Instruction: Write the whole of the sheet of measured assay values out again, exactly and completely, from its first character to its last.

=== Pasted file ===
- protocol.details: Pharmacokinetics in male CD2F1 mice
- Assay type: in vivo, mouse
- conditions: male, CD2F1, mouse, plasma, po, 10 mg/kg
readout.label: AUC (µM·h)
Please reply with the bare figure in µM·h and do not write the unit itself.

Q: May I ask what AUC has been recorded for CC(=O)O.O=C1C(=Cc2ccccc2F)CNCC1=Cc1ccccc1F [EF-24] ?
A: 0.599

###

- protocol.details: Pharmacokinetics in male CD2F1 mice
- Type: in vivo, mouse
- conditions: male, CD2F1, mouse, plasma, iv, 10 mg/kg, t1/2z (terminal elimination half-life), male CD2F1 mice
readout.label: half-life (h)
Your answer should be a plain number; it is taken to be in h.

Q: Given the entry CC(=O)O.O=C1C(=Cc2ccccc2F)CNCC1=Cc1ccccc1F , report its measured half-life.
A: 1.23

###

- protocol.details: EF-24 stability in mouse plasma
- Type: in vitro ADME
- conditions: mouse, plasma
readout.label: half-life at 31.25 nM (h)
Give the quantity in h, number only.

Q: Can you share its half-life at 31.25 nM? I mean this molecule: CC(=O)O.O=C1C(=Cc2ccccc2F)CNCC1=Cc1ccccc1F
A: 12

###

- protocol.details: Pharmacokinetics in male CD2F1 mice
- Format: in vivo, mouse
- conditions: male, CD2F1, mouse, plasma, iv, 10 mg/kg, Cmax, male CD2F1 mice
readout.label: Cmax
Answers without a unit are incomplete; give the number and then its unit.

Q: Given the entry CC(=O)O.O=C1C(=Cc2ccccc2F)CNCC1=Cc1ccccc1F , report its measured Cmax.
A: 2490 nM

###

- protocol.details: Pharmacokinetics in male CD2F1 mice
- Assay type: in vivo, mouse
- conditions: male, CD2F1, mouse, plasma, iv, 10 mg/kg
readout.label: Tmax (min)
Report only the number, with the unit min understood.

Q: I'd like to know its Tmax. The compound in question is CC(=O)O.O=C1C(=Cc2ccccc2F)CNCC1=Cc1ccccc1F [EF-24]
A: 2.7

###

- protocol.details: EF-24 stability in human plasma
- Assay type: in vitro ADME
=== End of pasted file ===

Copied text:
- protocol.details: Pharmacokinetics in male CD2F1 mice
- Assay type: in vivo, mouse
- conditions: male, CD2F1, mouse, plasma, po, 10 mg/kg
readout.label: AUC (µM·h)
Please reply with the bare figure in µM·h and do not write the unit itself.

Q: May I ask what AUC has been recorded for CC(=O)O.O=C1C(=Cc2ccccc2F)CNCC1=Cc1ccccc1F [EF-24] ?
A: 0.599

###

- protocol.details: Pharmacokinetics in male CD2F1 mice
- Type: in vivo, mouse
- conditions: male, CD2F1, mouse, plasma, iv, 10 mg/kg, t1/2z (terminal elimination half-life), male CD2F1 mice
readout.label: half-life (h)
Your answer should be a plain number; it is taken to be in h.

Q: Given the entry CC(=O)O.O=C1C(=Cc2ccccc2F)CNCC1=Cc1ccccc1F , report its measured half-life.
A: 1.23

###

- protocol.details: EF-24 stability in mouse plasma
- Type: in vitro ADME
- conditions: mouse, plasma
readout.label: half-life at 31.25 nM (h)
Give the quantity in h, number only.

Q: Can you share its half-life at 31.25 nM? I mean this molecule: CC(=O)O.O=C1C(=Cc2ccccc2F)CNCC1=Cc1ccccc1F
A: 12

###

- protocol.details: Pharmacokinetics in male CD2F1 mice
- Format: in vivo, mouse
- conditions: male, CD2F1, mouse, plasma, iv, 10 mg/kg, Cmax, male CD2F1 mice
readout.label: Cmax
Answers without a unit are incomplete; give the number and then its unit.

Q: Given the entry CC(=O)O.O=C1C(=Cc2ccccc2F)CNCC1=Cc1ccccc1F , report its measured Cmax.
A: 2490 nM

###

- protocol.details: Pharmacokinetics in male CD2F1 mice
- Assay type: in vivo, mouse
- conditions: male, CD2F1, mouse, plasma, iv, 10 mg/kg
readout.label: Tmax (min)
Report only the number, with the unit min understood.

Q: I'd like to know its Tmax. The compound in question is CC(=O)O.O=C1C(=Cc2ccccc2F)CNCC1=Cc1ccccc1F [EF-24]
A: 2.7

###

- protocol.details: EF-24 stability in human plasma
- Assay type: in vitro ADME